FOR IMMEDIATE RELEASE
Contact: DEA Public Affairs
MAY 8 - (Washington, D.C. and Silver Spring, Md.) – The United States Drug Enforcement Administration (DEA), DEA Educational Foundation and Discovery Education, the leading provider of digital content and professional development for K-12 classrooms, announced today the finalists of the inaugural Operation Prevention Video Challenge—a peer-to-peer platform for communicating messages about the dangers of opioid misuse.
The public is invited to watch the ten finalists’ videos at OperationPrevention.com and vote through May 17, 2017 for the People’s Choice winner, who will win a trip for an exclusive behind-the-scenes tour of DEA agent training at the DEA’s Training Academy in Quantico, Virginia. Winning PSAs will also be featured on-air and across DEA’s digital and social media platforms.
For the first time, the Operation Prevention Video Challenge asked teenagers across the nation to submit 30-60 second public service video announcements to educate their peers about the current opioid epidemic. The challenge is part of a joint nationwide education initiative titled Operation Prevention that educates students about the science behind addiction and its impact on the brain and body. Available at no cost, the initiative’s resources help promote lifesaving discussions in the home and classroom.
"These creative videos and powerful voices are the type of thinking we need to help address the severe and growing opioid epidemic," said DEA Acting Administrator Chuck Rosenberg. "We must change the culture regarding dangerous drugs, and we must educate folks about the very real risks of opioid abuse and addiction."
In addition to the People’s Choice winner, several other prize winners will be chosen by a panel of judges from Discovery Education and the DEA, as well as community leaders, educators, and communications experts. The grand prize winner will receive $10,000, the second-place winner will receive $5,000, and the third-place winner will receive $1,000.
The Top 10 Finalists Include (in alphabetical order):
· Kyle Citrin, Clay Knibbs, and Carter Soboleski for “The Cork Board.” Madison, CT. Daniel Hand High School, (Madison Public School District)
· Nicholas Kilgore for “Bon Appetit.” Norton, MA. Norton High School (Norton School District).
· Monet Massac for “The Twins.” Brooklyn, New York. Brooklyn Friends School.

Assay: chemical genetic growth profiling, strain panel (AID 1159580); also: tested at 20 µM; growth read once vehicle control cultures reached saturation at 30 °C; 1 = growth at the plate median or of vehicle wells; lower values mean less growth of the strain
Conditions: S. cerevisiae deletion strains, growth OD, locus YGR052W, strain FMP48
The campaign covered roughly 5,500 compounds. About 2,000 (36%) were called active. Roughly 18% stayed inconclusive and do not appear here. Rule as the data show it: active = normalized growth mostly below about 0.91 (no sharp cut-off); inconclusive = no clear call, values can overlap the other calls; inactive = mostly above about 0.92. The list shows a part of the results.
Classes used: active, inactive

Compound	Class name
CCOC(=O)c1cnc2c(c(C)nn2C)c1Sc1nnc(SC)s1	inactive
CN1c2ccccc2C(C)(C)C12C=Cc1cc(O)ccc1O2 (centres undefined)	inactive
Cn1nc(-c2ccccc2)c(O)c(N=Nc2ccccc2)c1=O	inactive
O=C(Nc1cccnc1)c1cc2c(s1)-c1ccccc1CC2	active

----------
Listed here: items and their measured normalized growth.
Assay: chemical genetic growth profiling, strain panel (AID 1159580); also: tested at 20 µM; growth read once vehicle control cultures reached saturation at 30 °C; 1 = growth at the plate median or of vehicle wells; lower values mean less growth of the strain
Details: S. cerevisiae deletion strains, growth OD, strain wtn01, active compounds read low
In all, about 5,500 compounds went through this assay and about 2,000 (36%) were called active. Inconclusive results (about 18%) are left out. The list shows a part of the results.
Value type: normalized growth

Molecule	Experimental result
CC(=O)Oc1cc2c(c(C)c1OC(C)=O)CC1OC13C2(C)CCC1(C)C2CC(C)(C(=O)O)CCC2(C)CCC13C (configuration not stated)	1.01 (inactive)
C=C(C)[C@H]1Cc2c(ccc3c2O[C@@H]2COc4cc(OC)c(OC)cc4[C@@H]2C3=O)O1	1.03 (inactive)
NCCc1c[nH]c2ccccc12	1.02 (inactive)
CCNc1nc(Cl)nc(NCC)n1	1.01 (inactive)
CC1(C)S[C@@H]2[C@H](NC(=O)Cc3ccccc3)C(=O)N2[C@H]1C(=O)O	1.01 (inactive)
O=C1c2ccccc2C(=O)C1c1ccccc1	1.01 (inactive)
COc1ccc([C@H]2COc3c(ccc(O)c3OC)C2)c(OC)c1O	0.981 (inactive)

· Ayodeji Ogunlana for “More.” Mercedes, TX. South Texas High School for Health Professionals. (South Texas Independent School District)
· Shelbea Owen for “Davis Owen.” Marietta, GA. Marietta High School (Marietta City School District).
· Katherine Smith for “Let’s End Opioid and Heroin Misuse.” Shreveport, LA. Loyola College Prep School (Harrison School District 1)
· Jack Thomas for “How.” Flanders, NJ. Mt. Olive High School. (Mt. Olive TWP School District)
· Melissa Torres for “Story of Your Life.” Tampa, FL. Leto High School (Hillsborough County Public School District)
· Nate Trillo for “Real Life.” Midlothian, TX. Midlothian Heritage High School (Midlothian
· Benjamin Zulcic for “Awareness.” West Valley City, UT. Granger High School (Granite School District).
“It’s inspiring to see our teens across the country get involved and speak directly to their peers about the dangers of opioid abuse,” said Kevin Hartmann, President of the DEA Educational Foundation. “A lot of hard work and passion went into every video. Congratulations to all of the participants on a job well done!”
“We proudly join with the DEA to congratulate the teen finalists of the first annual Operation Prevention Video Challenge,” said Lori McFarling, Senior Vice President, Discovery Education. “With the opioid epidemic taking its toll on students nationwide, it’s never been more important to amplify the digital storying skills of these teens to make a difference, and provide powerful classroom resources on the impacts of prescription opioid misuse.”
About the Drug Enforcement Administration
The mission of the Drug Enforcement Administration (DEA) is to enforce the controlled substances laws and regulations of the United States and bring to the criminal and civil justice system of the United States, or any other competent jurisdiction, those organizations and principal members of organizations, involved in the growing, manufacture, or distribution of controlled substances appearing in or destined for illicit traffic in the United States; and to recommend and support non-enforcement programs aimed at reducing the availability of illicit controlled substances on the domestic and international markets.
About the DEA Educational Foundation
Established in 2001, the DEA Educational Foundation is a 501(c)3 non-profit organization dedicated to preventing drug abuse. The foundation supports the DEA through advocacy, outreach, and educational programs.
About Discovery Education
Discovery Education is the global leader in standards-based digital content and professional development for K-12, transforming teaching and learning with award-winning digital textbooks, multimedia content that supports the implementation of Common Core, professional development, assessment tools, and the largest professional learning community of its kind. Serving 4.5 million educators and over 50 million students, Discovery Education’s services are in half of U.S. classrooms, 50 percent of all primary schools the UK, and more than 50 countries. Discovery Education partners with districts, states and like-minded organizations to captivate students, empower teachers, and transform classrooms with customized solutions that increase academic achievement. Discovery Education is powered by Discovery Communications (NASDAQ: DISCA, DISCB, DISCK), the number one nonfiction media company in the world. Explore the future of education at www.discoveryeducation.com.
Dara Klatt, Discovery Education Barbara Carreno, Drug Enforcement Administration